Wang, J. R., F. Pardo-Manuel de Villena, H. A. Lawson, J. M. Cheverud, G. A. Churchill, and L. McMillan. 2012. Imputation of single-nucleotide polymorphisms in inbred mice using local phylogeny. Genetics 190:449-458.

Hrbek, T, Alves de Brito, R, Wang, B, Pletscher, L & Cheverud, J. (2006) 'Genetic characterization of a new set of recombinant inbred lines (LGXSM) formed from the intercross of SM/J and LG/J inbred mouse strains', Mammalian Genome, vol. 17, pp. 417-429. doi:10.1007/s00335-005-0038-7 [pdf]

Ehrich, T, Hrbek, T, Kenney-Hunt, J, Pletscher, L Wang, B, Semenkovich, C & Cheverud, J. (2005) 'Fine-mapping gene by diet interactions on chromosome 13 in a LG/J´SM/J murine model of obesity', Diabetes, vol. 54, pp. 1863-1872. doi:10.2337/diabetes.54.6.1863 [pdf]

Churchill, G, Airey, D, Allayee, H, Angel, J, Attie, A, Beatty, J, Beavis, W, Belknap, J, Bennett, B, Berrettini, W, Bleich, A, Bogue, M, Broman, K, Buck, K, Buckler, E, Burmeister, M, Chesler, E, Cheverud, J, Clapcote, S, Cook, M, Cox, R, Crabbe, J, Crusio, W, Darvasi, A, Deschepper, C, Doerge, R, Farber, C, Forejt, J, Gaile, D, Garlow, S, Geiger, H, Gershenfeld, H, Gordon, T, Gu, J, Gu, W, de Haan, G, Hayes, N, Heller, C, Himmelbauer, H, Hitzemann, R, Hunter, K, Hsu, H, Iraqi, F, Ivandic, B, Jacob, H, Jansen, R, Jepsen, K, Johnson, D, Johnson, T, Kempermann, G, Kendziorski, C, Kotb, M, Kooy, R, Llamas, B, Lammert, F, Lassalle, J, Lowenstein, P, Lu, L, Lusis, A, Manly, K, Marcucio, R, Matthews D, Medrano, J, Miller, D, Mittleman, G, Mock, B, Mogil, J, Montagutelli, X, Morahan, G, Morris, D, Mott, R, Nadeau, J, Nagase, H, Nowakowski, R, O'Hara, B, Osadchuk, A, Page, G, Paigen, B, Paigen, K, Palmer, A, Pan, H, Peltonen-Palotie, L, Perice, J, Pomp, D, Pravenec, M, Prows, D, Qi, Z, Reeves, R, Roder, J, Rosen, G, Schadt, Schalkwyk, L, Seltzer, Z, Shimomura, K, Shou, S, Sillanpää, M, Siracusa, L, Snoeck, H, Spearow, J, Svenson, K, Tarantino, L, Threadgill, D, Toth, L, Valdar, W, Pardo-Manuel de Villena, F, Warden, C, Whatley, S, Williams, R, Wiltshire, T, Yi, N, Zhang, D, Zhang, M & Zou, F. (2004) 'The Collaborative Cross, a community resource for the genetic analysis of complex traits', Nature Genetics, vol. 36, pp. 1133-1137. doi:10.1038/ng1104-1133 [pdf]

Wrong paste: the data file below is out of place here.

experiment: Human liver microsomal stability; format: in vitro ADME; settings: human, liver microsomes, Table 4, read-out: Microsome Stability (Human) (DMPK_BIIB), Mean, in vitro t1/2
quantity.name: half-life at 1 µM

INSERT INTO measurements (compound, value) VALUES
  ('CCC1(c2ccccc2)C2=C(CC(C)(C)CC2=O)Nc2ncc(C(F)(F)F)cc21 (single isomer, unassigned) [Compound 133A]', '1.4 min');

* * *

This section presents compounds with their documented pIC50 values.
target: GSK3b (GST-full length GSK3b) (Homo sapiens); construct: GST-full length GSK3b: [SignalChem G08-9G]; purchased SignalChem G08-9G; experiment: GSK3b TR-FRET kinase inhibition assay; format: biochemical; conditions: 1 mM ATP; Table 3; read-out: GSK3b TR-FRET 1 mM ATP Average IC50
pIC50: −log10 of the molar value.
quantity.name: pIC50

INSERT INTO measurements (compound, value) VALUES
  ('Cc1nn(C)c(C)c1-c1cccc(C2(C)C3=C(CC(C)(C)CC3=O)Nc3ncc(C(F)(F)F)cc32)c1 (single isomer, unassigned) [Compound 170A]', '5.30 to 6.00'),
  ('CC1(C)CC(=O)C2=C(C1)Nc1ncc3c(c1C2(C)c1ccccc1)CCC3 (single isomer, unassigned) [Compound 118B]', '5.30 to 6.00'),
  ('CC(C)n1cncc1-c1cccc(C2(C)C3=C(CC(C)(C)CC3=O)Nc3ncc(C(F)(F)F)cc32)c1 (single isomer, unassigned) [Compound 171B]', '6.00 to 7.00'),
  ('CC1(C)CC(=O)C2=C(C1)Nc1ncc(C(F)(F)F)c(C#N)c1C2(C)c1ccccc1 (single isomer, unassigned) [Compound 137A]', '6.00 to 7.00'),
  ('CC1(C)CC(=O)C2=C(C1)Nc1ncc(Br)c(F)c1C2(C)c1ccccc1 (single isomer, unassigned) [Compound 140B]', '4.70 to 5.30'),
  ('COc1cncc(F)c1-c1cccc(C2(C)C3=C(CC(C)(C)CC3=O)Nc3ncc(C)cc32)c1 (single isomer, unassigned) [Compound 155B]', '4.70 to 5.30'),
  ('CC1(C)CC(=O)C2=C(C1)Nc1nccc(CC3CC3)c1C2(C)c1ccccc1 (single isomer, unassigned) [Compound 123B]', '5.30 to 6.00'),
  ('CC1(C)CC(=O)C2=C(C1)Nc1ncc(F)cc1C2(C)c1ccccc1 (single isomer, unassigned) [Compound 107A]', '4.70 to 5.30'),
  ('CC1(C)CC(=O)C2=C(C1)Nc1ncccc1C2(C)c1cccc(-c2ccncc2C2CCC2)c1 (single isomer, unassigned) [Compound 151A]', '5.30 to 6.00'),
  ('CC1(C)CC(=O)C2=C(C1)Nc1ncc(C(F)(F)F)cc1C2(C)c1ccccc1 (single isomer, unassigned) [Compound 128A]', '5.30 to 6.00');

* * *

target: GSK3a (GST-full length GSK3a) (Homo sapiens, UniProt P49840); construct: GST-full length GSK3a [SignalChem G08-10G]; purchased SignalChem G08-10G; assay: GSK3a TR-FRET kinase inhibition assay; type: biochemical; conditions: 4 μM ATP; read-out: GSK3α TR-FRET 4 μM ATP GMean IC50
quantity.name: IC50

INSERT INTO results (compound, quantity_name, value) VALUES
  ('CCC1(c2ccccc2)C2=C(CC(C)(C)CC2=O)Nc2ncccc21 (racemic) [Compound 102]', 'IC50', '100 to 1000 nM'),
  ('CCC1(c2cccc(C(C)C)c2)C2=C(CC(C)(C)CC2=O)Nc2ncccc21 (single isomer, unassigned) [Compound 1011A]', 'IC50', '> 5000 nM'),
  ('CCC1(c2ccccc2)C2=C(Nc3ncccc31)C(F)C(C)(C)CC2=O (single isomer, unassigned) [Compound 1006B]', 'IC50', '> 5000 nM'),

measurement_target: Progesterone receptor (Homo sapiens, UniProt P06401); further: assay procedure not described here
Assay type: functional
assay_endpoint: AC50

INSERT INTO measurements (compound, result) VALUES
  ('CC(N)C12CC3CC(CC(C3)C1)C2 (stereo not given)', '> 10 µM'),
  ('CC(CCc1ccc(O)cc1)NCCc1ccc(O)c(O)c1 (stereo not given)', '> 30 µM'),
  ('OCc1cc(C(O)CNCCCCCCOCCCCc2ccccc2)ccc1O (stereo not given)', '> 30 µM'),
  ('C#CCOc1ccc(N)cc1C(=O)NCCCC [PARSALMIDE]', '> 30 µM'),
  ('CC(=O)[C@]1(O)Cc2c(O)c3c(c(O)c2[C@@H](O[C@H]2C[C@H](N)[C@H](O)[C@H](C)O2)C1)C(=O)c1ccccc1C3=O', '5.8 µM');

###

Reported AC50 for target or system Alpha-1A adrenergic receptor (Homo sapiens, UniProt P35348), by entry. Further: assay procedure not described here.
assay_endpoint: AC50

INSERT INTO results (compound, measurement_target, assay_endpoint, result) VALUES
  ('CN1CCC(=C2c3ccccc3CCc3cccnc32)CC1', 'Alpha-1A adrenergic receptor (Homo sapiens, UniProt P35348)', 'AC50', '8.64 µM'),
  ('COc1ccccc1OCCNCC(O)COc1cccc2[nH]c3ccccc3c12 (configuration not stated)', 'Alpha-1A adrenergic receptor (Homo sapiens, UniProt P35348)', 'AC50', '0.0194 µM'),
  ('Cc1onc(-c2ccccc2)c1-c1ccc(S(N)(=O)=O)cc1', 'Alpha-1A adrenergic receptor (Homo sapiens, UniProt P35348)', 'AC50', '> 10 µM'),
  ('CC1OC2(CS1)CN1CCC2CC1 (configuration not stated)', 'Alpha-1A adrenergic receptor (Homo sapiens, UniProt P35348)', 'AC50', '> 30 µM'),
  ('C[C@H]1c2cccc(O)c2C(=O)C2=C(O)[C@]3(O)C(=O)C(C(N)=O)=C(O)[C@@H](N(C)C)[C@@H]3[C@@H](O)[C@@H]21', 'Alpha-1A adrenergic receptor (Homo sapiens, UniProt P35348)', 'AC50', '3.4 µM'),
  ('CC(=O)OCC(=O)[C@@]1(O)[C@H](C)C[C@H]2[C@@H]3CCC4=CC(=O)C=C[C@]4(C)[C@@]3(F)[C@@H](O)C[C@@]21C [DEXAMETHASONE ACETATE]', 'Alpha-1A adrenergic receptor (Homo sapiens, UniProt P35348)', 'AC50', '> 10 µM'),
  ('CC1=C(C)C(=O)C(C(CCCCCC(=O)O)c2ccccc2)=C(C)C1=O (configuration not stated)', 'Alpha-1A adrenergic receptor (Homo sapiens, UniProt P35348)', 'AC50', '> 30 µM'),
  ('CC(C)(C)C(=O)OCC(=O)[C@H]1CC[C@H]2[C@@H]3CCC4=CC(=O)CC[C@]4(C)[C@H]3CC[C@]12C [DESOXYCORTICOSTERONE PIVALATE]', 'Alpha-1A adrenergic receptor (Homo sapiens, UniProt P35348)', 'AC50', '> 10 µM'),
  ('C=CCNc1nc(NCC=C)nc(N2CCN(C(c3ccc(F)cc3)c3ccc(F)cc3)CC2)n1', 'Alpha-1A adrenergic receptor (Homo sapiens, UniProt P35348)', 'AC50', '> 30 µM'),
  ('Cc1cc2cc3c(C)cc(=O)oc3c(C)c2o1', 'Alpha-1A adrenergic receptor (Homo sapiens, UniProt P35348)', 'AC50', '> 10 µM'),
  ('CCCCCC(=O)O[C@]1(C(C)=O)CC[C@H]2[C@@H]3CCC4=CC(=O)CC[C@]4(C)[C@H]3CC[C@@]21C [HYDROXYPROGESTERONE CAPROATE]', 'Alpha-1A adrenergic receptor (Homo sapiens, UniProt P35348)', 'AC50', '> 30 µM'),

Flaherty, L, Abiola, O, Angel, J, Avner, P, Bachmanov, A, Belknap, J, Bennett, B, Blankenhorn, E, Blizard, D, Bolivar, V, Brockmann, G, Buck, K, Bureau, J, Casley, W, Chesler, E, Cheverud, J, Churchill, G, Cook, M, Crabbe, J, Crusio, W, Darvasi, A, de Haan, G, Demant, P, Doerge, R, Elliott, R, Farber, C, Flint, J, Gershenfeld, H, Gibson, J, Gu, W, Himmelbauer, H, Hitzemann, R, Hsu, H, Hunter, K, Iraqi, F, Jansen, R, Johnson, T, Jones, B, Kempermann, G, Lammert, F, Lu, L, Manly, K, Matthews, D, Medrano, J, Mehrabian, M, Mittleman, G, Mock, B, Mogil, J, Montagutelli, X, Morahan, G, Mountz, J, Nagase, H, Nowakowski, R, O'Hara, B, Osadchuk, A, PAigen, B, Palmer, A, Peirce, J, Pomp, D, Rosemann, M, Rosen, G, Schalkwyk, L, Seltzer, Z, Settle, S, Shimomura, K, Shou, S, Sikela, J, Siracusa, L, Spearow, J, Teuscher, C, Threadgill, D, Toth, L, Toye, A, Vadasz, C, Van Zant, G, Wakeland, E, Williams, R, Zhang, H & Zou, F. (2003) 'The nature and identification of quantitatie trait loci: a community's view', Nature Reviews: Genetics, vol. 4, pp. 911-916. doi:10.1038/nrg1206 [pdf]

Akada, J, Ogura, K, Dailidiene, D, Dailede, Cheverud, J & Berg, D. (2003) 'Heliobacter pylori tissue tropism: Mouse colonizing strains can target different gastric niches', Microbiology, vol. 149, pp. 1901-1909. doi:10.1099/mic.0.26129-0 [pdf]